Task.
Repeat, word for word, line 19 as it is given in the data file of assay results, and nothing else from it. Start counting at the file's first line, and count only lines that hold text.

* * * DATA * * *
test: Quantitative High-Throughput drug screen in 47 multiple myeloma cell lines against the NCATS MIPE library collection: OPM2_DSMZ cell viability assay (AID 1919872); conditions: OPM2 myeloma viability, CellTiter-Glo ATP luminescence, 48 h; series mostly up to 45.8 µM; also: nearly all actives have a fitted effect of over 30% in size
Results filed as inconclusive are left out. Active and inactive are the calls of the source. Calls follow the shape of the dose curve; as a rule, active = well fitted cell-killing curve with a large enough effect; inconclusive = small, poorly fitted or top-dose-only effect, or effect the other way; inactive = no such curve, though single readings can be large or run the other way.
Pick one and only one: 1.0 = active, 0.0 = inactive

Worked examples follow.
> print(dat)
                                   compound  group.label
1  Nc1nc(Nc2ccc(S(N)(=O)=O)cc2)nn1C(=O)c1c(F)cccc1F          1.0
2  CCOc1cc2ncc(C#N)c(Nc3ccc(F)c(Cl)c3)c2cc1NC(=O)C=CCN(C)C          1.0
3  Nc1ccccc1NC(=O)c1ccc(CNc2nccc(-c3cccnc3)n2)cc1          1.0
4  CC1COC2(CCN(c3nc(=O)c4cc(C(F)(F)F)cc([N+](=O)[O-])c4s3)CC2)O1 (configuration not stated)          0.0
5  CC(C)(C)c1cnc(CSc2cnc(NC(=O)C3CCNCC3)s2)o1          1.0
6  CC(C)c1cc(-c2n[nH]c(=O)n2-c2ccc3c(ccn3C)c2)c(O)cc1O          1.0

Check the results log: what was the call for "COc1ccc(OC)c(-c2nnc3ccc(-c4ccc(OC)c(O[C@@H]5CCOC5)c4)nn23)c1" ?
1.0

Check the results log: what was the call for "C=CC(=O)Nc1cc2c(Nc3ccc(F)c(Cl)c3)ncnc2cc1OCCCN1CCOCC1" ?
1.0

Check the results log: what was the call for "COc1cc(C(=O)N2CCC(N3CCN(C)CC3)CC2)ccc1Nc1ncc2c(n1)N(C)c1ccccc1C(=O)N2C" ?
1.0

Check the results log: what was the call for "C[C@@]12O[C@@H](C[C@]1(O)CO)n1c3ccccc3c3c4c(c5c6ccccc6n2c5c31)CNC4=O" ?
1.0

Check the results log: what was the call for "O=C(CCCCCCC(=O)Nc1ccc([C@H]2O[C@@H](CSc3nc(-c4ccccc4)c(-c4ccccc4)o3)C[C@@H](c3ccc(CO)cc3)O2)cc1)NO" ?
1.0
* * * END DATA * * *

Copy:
Check the results log: what was the call for "C[C@@]12O[C@@H](C[C@]1(O)CO)n1c3ccccc3c3c4c(c5c6ccccc6n2c5c31)CNC4=O" ?